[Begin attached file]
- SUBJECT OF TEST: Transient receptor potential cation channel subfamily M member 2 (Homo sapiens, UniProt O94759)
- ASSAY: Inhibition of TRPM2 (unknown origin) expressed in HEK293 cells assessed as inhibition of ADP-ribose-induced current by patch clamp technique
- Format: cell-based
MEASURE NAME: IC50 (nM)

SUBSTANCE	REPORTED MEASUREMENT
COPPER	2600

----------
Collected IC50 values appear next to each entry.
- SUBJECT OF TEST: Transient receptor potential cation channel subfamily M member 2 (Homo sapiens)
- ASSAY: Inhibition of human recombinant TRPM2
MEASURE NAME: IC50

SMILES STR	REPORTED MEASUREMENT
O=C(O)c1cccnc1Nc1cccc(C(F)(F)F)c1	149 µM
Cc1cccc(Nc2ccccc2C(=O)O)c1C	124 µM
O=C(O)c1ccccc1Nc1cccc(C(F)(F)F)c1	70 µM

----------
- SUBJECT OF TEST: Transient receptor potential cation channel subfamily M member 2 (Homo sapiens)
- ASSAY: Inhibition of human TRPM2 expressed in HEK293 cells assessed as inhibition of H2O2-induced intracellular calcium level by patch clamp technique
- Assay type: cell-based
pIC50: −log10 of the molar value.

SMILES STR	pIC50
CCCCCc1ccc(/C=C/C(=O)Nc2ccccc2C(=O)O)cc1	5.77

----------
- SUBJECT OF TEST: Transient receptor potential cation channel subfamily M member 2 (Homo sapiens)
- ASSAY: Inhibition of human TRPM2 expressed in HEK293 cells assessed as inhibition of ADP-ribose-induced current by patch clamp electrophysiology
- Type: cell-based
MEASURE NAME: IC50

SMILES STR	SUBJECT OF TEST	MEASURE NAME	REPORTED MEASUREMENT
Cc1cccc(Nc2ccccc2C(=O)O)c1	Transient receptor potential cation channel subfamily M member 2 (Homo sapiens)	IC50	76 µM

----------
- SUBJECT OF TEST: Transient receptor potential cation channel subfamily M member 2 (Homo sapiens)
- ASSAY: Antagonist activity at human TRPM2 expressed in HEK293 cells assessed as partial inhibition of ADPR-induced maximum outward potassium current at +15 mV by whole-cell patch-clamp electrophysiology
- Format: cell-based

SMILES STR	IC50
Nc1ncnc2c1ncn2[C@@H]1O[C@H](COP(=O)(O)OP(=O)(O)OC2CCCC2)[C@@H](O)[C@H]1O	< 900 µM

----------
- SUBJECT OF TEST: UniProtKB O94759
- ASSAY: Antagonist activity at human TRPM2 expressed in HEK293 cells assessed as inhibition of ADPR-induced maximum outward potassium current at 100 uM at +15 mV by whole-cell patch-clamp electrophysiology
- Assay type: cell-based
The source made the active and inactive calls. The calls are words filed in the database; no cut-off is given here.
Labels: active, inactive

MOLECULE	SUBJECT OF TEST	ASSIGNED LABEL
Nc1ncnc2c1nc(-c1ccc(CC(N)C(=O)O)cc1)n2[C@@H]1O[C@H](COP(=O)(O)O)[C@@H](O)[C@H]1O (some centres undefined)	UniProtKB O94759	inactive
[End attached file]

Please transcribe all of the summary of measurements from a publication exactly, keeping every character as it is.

- SUBJECT OF TEST: Transient receptor potential cation channel subfamily M member 2 (Homo sapiens, UniProt O94759)
- ASSAY: Inhibition of TRPM2 (unknown origin) expressed in HEK293 cells assessed as inhibition of ADP-ribose-induced current by patch clamp technique
- Format: cell-based
MEASURE NAME: IC50 (nM)

SUBSTANCE	REPORTED MEASUREMENT
COPPER	2600

----------
Collected IC50 values appear next to each entry.
- SUBJECT OF TEST: Transient receptor potential cation channel subfamily M member 2 (Homo sapiens)
- ASSAY: Inhibition of human recombinant TRPM2
MEASURE NAME: IC50

SMILES STR	REPORTED MEASUREMENT
O=C(O)c1cccnc1Nc1cccc(C(F)(F)F)c1	149 µM
Cc1cccc(Nc2ccccc2C(=O)O)c1C	124 µM
O=C(O)c1ccccc1Nc1cccc(C(F)(F)F)c1	70 µM

----------
- SUBJECT OF TEST: Transient receptor potential cation channel subfamily M member 2 (Homo sapiens)
- ASSAY: Inhibition of human TRPM2 expressed in HEK293 cells assessed as inhibition of H2O2-induced intracellular calcium level by patch clamp technique
- Assay type: cell-based
pIC50: −log10 of the molar value.

SMILES STR	pIC50
CCCCCc1ccc(/C=C/C(=O)Nc2ccccc2C(=O)O)cc1	5.77

----------
- SUBJECT OF TEST: Transient receptor potential cation channel subfamily M member 2 (Homo sapiens)
- ASSAY: Inhibition of human TRPM2 expressed in HEK293 cells assessed as inhibition of ADP-ribose-induced current by patch clamp electrophysiology
- Type: cell-based
MEASURE NAME: IC50

SMILES STR	SUBJECT OF TEST	MEASURE NAME	REPORTED MEASUREMENT
Cc1cccc(Nc2ccccc2C(=O)O)c1	Transient receptor potential cation channel subfamily M member 2 (Homo sapiens)	IC50	76 µM

----------
- SUBJECT OF TEST: Transient receptor potential cation channel subfamily M member 2 (Homo sapiens)
- ASSAY: Antagonist activity at human TRPM2 expressed in HEK293 cells assessed as partial inhibition of ADPR-induced maximum outward potassium current at +15 mV by whole-cell patch-clamp electrophysiology
- Format: cell-based

SMILES STR	IC50
Nc1ncnc2c1ncn2[C@@H]1O[C@H](COP(=O)(O)OP(=O)(O)OC2CCCC2)[C@@H](O)[C@H]1O	< 900 µM

----------
- SUBJECT OF TEST: UniProtKB O94759
- ASSAY: Antagonist activity at human TRPM2 expressed in HEK293 cells assessed as inhibition of ADPR-induced maximum outward potassium current at 100 uM at +15 mV by whole-cell patch-clamp electrophysiology
- Assay type: cell-based
The source made the active and inactive calls. The calls are words filed in the database; no cut-off is given here.
Labels: active, inactive

MOLECULE	SUBJECT OF TEST	ASSIGNED LABEL
Nc1ncnc2c1nc(-c1ccc(CC(N)C(=O)O)cc1)n2[C@@H]1O[C@H](COP(=O)(O)O)[C@@H](O)[C@H]1O (some centres undefined)	UniProtKB O94759	inactive